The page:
“Unlike pressure groups that have a formal organisation and ‘members’, NSMs consist of an informal, loosely organised social network of ‘supporters’ rather than members.”
These extracts from Wikipedia will be familiar territory to many readers of this blog, but I thought they could be a useful reminder of the connection between ‘new social movements’ theory and the pursuit of social change.
The term new social movements (NSMs) is a theory of social movements that attempts to explain the plethora of new movements that have come up in various western societies roughly since the mid-1960s (i.e. in a post-industrial economy) which are claimed to depart significantly from the conventional social movement paradigm. […]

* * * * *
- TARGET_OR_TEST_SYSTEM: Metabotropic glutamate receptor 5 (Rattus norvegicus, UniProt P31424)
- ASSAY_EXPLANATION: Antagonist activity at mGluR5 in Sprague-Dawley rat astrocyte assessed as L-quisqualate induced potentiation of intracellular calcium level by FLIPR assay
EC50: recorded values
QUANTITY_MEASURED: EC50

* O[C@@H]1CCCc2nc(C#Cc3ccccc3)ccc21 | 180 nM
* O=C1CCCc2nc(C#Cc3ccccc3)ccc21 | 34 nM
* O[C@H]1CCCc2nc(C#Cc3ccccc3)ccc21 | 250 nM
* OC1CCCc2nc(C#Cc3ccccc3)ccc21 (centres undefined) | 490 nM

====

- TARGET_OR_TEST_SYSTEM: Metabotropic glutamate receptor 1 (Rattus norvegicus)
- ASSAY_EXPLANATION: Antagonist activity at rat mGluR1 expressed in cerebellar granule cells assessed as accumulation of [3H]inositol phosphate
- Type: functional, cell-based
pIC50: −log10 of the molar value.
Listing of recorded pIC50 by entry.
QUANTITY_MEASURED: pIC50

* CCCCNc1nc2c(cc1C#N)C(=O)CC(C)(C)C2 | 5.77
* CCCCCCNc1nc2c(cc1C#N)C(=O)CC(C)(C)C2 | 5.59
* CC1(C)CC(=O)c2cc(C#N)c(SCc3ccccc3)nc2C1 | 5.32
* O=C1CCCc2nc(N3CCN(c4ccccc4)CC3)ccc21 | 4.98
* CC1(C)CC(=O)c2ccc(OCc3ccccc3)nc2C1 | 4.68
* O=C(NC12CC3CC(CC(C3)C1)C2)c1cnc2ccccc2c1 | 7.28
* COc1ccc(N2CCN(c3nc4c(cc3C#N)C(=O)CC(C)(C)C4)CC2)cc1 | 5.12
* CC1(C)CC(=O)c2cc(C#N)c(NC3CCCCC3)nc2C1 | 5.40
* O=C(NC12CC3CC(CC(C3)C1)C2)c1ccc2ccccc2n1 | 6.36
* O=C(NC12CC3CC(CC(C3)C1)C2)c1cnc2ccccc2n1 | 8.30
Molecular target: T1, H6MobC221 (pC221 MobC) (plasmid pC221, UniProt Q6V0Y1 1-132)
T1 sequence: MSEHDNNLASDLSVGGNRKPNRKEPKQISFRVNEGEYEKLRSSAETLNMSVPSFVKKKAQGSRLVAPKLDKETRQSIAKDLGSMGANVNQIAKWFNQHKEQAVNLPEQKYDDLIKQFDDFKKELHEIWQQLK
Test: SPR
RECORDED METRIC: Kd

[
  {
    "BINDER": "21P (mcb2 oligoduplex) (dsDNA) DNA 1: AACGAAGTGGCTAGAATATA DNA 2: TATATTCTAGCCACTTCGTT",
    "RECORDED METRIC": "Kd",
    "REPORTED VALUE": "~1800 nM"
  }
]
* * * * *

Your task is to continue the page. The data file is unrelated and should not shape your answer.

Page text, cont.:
Numerous social movements from mid-1960s differed from their precursors, such as the labor movement, which had previously been seen as focused on economic concerns. The new movements instead of pushing for specific changes in public policy emphasize social changes in identity, lifestyle and culture.
Thus the social aspect is seen by the NSM as more important than…
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